Shuttle, shuttle, who’s got the shuttle? It’s Eaglemoss’ Official Starship Collection, of course!
Branching out from their standard-sized model collection into smaller 2.5″ designs, the company first launched their four-ship shuttlecraft sets in late 2015, and we’ve finally gotten our hands on the first wave of releases, which covers a century of Star Trek auxiliary crafts.
Like Eaglemoss’ full-size ships, the set includes a mini-magazine for each of the four ships written in an in-universe style, detailing the history, configuration, and general usage of each shuttlecraft.
Along with each vessel comes a unique LCARS-styled “Okudagram” graphic card — specially created for this set by the master of Trek interface design, Mike Okuda — providing technical details on each shuttle.
First up is the original: the classic Galileo shuttlecraft — classified as a Class-F shuttle — is that iconic crew transport from the Original Series, complete with brilliant red Starfleet pinstriping and stylized hull markings identifying it as being attached to the USS Enterprise.
While the now-restored Star Trek filming model now resides at Space Center Houston as an attraction for visitors, the Eaglemoss Gailieo model stays true to the original Matt Jefferies design from 1966 and will fit in at home in a display case or on the corner of your desk at the office.
Composed of a die-cast metal top and plastic undercarriage/nacelle design, the red-and-black paint is crisp on the solid-feeling hull — but if there’s one weak spot on the Galileo, it’s the gold landing strut extending from the aft section of the shuttle.
The strut is a plastic attachment, and is easily bendable with light pressure due to the thin point of contact with the rest of the assembly. It looks fine at a glance, just handle with care.
Next up is the chunky Type-6 shuttlecraft, one of the most used shuttle designs featured on Star Trek: The Next Generation, brought into service for Season 5’s “Darmok” after the full-size set piece completed its duty as a Galileo-type shuttle in 1988’s Star Trek V: The Final Frontier
The top half of the Type-6 shuttle is molded plastic, a necessary choice to capture the level of hull detail and shaping in this angular craft, while the base of the shuttle is the typical die-cast metal to which the warp nacelles are attached.
This version of the Type-6 is the Goddard, the shuttle donated to Montgomery Scott after his rescue from transporter stasis in “Relics” – and was also notably issued as a Playmates action figure accessory in the 1990s.
The only thing that would make this one a little bit better is if that rear hatch would open up…
The third craft in the collection is the barely-seen Type-10 shuttle, which only appeared in a single episode of Star Trek: Deep Space Nine: Season 6’s “The Sound of Her Voice.”
Attached to the USS Defiant, the Chaffee transported Sisko, O’Brien, and Bashir to the surface of a desolate world in an attempt to rescue stranded Starfleet captain Lisa Cusak, only to find she’d been dead for years by the time they arrived (due to a temporal anomaly surrounding the planet).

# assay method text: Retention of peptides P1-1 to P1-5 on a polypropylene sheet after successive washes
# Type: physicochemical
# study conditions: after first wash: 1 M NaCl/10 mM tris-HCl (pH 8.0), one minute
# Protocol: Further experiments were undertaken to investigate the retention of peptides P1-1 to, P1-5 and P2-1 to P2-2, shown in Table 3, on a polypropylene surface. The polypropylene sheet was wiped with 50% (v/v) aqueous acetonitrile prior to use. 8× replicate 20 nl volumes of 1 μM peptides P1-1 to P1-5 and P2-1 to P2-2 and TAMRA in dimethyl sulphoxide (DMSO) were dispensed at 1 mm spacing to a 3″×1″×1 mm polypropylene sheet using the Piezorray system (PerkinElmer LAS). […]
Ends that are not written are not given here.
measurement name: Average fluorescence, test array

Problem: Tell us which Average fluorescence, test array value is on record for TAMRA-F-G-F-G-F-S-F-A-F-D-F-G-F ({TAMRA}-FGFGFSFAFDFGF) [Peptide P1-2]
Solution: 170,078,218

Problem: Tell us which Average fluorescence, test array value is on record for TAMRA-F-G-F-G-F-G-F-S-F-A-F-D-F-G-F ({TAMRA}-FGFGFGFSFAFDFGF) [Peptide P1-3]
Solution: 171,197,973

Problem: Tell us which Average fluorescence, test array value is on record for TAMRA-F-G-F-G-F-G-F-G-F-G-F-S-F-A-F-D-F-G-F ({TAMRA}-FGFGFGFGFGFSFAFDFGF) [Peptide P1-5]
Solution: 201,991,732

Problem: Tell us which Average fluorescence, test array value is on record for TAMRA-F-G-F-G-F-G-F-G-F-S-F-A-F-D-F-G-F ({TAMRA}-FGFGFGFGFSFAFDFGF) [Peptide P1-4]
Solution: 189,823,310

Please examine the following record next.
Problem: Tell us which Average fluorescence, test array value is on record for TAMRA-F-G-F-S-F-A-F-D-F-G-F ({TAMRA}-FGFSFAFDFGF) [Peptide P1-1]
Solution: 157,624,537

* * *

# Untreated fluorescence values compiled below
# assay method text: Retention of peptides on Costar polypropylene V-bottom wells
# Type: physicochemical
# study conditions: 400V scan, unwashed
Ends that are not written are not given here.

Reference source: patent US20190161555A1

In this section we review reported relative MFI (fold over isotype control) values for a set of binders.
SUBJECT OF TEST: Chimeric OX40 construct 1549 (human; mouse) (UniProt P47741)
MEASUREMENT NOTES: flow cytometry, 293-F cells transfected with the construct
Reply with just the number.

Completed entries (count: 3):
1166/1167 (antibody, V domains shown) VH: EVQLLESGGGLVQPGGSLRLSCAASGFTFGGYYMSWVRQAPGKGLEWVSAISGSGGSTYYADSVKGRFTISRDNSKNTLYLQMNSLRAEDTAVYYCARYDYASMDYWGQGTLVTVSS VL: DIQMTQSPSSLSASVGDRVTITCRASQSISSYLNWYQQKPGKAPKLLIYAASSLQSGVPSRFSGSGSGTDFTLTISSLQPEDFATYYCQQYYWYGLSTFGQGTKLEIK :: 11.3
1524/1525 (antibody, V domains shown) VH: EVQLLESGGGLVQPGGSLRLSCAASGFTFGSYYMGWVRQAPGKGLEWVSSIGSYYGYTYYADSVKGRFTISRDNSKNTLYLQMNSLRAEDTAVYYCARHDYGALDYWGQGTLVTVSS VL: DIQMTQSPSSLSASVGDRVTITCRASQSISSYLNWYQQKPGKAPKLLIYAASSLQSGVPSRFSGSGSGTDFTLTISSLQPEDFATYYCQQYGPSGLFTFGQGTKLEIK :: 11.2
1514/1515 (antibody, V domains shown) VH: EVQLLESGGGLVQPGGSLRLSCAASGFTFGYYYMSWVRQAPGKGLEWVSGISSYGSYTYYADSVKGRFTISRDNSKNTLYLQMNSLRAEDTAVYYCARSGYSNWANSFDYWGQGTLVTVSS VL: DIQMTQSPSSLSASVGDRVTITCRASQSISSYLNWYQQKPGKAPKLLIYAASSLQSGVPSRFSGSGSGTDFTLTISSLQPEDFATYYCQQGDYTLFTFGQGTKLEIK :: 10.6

The tiny vessel just barely seemed to fit in the Defiant’s hold, and its Eaglemoss counterpart certainly reflects the on-screen size of the Chaffee — but still features the same technological stylings as the Defiant around the top of the engine section, clearly pairing it to DS9’s resident warship.
Like the Type-6 shuttlecraft, the Chaffee has a metal base and plastic upper half due to the detail on the engines.
Finally, we round out the set with Star Trek: Voyager’s tiny, two-person Type-9 shuttle — sometimes called a Class-2 — which debuted as the shuttle Cochrane in Season Two’s “Threshold,” there souped up by Tom Paris to break the impossible Warp 10 speed barrier.
This Voyager craft was the final shuttle built as a studio model for Star Trek, transitioning to a digital replacement for later appearances in the series, and continued to be featured in the series even after the Delta Flyer began serving as the ship’s primary auxiliary craft.
Despite its winged look, the Type-9 is a surprisingly solid model, as the top half of the shuttle – including the nacelle struts – is a single piece of die-cast metal, leaving only the nacelles themselves and the underside of the ship as molded plastic.
You could probably step on this one and not do a speck of damage to it.
We do have to make note of the generic stand included with each shuttle, which is a notable step down from the full-size starship releases.
Instead of a plastic cradle to hold each ship in place, the shuttlecraft sets come with just a flat-topped stand that offers no stability when placing a shuttle on display — if the ship isn’t centered just right, a glancing bump of the hand will knock the small ships right off of the pedestal.
(This is noticeably an issue for the Chaffee and Type-9 shuttles, which have thin-widthed bases that makes each difficult to keep balanced on the stand.)
Each shuttle has a different structure on the underside, which makes this generic flat stand a bit ill-suited for the intended use; perhaps a pedestal with a larger surface area would be more appropriate for future releases.
We recommend a bit of double-sided tape or temporary adhesive to keep your shuttles properly docked.
Come back to TrekCore often for more Trek product reviews!
In Eaglemoss’ US store, TrekCore readers can use promo code TREKCORE at checkout for 10% off any ‘Star Trek’ collectible purchase $50 or greater (Starships, Plaques, Binders, Graphic Novels).